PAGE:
New Developments is a series about internal tools and the people building them. This week, we talked to Ken Liu, an Engineering Director at Cockroach Labs. Ken walked through what internal tools look like at a database company, managing build times, and when to buy SaaS.

Introduce yourself and your team!

I'm Ken Liu, and I work for Cockroach Labs. Cockroach Labs, if you haven't heard of it is a distributed database company. We make a distributed SQL product called CockroachDB, and, we also have a cloud hosted managed CockroachDB product called Cockroach Cloud. I'm an engineering director here, I run a couple of teams: I run security and compliance, I also manage indirectly to the database teams called BulkIO and CDC, and then more relevant to this discussion, I run our developer infrastructure team.

I've been with the company for about two years. I live in New Jersey, but the company's headquarters is based in New York City, and we're pretty distributed. We have offices all over North America and also in Europe.

How do internal tools help your company grow?

So around two years ago, we decided that we really should have a team that owns all these developer tools that we use every day. We have a pretty strong culture in our company of, we're an open source company, and we have a lot of engineers who have particular needs and often we turn to building tools to solve particular needs and especially being a database company, there are things that we need to do every day that you can't just go and find a tool for. So about two years ago, the company decided that we really should, you know, instead of having everyone built out these tools all the time, we should have a dedicated team really be responsible for it, instead of diffused ownership.

Our focus is on developer infrastructure. So it's really about developer productivity, our engineering productivity. So our job is to help our engineering team be more productive by building tools. Kind of a funny saying that someone had is that "we want to hire engineers without hiring" – if we can make people more productive, then we can basically increase the capacity of an engineering team without having to hire more people.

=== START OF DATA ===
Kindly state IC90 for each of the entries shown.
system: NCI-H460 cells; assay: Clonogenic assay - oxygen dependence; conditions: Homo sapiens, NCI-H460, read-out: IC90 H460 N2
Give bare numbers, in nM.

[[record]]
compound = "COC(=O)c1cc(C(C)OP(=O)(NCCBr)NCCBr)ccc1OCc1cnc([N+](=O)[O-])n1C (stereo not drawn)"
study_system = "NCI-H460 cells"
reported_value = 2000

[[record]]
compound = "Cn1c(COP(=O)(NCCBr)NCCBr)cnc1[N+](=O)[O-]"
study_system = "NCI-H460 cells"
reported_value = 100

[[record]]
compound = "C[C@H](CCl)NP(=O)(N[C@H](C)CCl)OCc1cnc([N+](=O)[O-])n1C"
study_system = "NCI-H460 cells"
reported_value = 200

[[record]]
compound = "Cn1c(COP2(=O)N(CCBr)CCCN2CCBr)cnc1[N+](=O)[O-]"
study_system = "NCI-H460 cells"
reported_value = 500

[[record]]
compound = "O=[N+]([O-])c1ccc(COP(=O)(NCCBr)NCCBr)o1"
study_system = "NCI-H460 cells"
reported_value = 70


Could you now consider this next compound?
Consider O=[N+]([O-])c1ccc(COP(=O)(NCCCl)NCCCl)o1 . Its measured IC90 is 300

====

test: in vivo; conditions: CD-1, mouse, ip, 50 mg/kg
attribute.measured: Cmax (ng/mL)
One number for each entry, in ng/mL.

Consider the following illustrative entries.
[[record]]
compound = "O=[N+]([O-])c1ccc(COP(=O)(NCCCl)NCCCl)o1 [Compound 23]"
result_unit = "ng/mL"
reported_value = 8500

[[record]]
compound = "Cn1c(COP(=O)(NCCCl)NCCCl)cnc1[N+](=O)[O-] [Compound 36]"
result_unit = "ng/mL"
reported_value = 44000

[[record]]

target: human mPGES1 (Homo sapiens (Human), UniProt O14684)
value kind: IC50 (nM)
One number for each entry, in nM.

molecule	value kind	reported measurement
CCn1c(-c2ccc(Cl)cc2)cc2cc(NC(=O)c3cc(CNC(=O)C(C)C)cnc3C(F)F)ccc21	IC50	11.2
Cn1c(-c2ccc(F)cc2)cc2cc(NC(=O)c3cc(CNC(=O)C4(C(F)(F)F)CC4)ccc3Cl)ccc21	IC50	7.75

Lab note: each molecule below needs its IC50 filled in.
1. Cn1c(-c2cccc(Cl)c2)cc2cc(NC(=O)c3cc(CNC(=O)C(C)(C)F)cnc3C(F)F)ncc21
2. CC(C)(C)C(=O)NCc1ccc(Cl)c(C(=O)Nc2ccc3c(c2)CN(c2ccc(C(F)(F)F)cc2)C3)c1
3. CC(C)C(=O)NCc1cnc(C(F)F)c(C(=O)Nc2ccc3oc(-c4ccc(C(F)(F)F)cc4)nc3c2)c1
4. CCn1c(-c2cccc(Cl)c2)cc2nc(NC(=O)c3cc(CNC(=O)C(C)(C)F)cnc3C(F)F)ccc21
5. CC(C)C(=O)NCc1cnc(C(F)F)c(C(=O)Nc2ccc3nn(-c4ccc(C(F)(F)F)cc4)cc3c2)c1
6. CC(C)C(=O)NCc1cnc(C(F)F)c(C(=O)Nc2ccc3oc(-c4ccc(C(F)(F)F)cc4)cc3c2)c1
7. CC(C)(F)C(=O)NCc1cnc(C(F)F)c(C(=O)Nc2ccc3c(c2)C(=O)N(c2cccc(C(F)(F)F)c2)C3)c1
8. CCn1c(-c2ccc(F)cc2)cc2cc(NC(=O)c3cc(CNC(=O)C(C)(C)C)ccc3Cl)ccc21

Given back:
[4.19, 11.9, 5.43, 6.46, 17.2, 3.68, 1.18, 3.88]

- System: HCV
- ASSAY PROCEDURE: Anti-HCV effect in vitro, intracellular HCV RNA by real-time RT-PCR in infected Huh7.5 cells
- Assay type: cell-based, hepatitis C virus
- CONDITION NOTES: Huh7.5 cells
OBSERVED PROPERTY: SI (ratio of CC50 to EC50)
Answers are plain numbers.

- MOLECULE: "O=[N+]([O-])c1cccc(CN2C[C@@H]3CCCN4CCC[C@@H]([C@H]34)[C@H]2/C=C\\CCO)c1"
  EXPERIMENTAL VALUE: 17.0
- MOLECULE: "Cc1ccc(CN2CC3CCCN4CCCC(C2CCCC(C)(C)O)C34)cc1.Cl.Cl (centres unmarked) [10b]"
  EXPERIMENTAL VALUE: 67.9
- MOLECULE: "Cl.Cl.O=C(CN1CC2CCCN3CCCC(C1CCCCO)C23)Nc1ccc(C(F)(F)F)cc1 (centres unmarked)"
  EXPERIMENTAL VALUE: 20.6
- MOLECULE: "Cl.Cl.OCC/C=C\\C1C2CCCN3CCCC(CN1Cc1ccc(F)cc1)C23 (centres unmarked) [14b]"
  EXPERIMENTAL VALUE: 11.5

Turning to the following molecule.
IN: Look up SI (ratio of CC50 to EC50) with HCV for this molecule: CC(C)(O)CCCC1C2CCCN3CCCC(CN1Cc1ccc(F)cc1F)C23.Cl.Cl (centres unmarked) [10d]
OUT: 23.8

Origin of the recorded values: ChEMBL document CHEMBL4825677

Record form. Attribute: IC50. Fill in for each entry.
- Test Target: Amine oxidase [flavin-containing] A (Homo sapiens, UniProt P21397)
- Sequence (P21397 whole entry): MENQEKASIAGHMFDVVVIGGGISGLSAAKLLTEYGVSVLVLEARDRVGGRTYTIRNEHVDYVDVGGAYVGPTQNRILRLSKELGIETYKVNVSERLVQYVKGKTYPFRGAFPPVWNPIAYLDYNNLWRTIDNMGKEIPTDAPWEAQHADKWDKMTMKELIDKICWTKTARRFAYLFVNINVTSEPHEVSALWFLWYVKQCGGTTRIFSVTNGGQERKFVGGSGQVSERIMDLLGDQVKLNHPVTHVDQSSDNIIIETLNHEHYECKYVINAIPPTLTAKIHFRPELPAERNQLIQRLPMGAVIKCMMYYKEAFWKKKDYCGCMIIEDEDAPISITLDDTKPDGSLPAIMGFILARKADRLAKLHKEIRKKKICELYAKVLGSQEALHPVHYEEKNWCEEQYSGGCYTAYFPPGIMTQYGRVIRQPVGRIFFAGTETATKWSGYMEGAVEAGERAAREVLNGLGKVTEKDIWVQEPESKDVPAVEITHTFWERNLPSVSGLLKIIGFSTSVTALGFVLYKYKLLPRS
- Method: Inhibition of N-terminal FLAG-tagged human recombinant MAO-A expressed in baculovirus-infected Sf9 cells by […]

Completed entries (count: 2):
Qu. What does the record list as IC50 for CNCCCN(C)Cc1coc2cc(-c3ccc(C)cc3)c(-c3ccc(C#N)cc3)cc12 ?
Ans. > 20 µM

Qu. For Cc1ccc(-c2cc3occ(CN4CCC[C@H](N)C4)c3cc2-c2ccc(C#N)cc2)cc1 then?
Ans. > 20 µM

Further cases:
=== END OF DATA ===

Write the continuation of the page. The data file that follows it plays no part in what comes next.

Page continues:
We're definitely growing. We're definitely hiring a lot. And that's actually part of how the company grows is the work that we do. and it's really multiplied by the size of the engineering team. Recently we've gone through a phase where we just started hiring a lot of people really fast, we're in this really fast growth stage as a company. And so we're excited that the work we're doing in developer infrastructure is really able to have more of an impact.

When you have people kind of hacking on tools in their free time, it's definitely fun, but eventually those tools become a critical part of everyone's workflow. And so if you're depending on someone having some time on a Friday to fix something, over time that's not going to be very productive for the whole engineering team.

What kinds of internal tools does your team build and maintain?

We have a lot of the standard things like CI and our build. It's actually maybe more complicated than what you might see at other companies. CockroachDB is a pretty complex piece of software. It's interesting because if you've ever worked with other databases, our Cockroach distribution is just one binary file. So the build is pretty complicated because it's got to integrate Go code, C++ code, there's JavaScript code in there for the internal UI. So just the build itself and doing CI is very, very complex. And we run our CI environment on prem (or not really on-prem, it's hosted in our cloud environment).

So we invest a lot of money in just doing builds. That's pretty complex. We've also built some internal testing tools. Our tools have funny names, named after roaches. So we have something called Roach Prod, another thing called Roach Test. There's something called Roach Dash. These are internal tools that we use for testing, and Roach Dash is a sort of a developer dashboard. These are tools that do things that you really can't find elsewhere. And they're really closely integrated with software.

And then there are things like Github integrations. We recently started a data engineering team. We also own the cloud infrastructure that our developers are working in: one thing that's unique about Cockroache is we are multi-cloud. So our developers are working in GCP and AWS and sometimes Azure.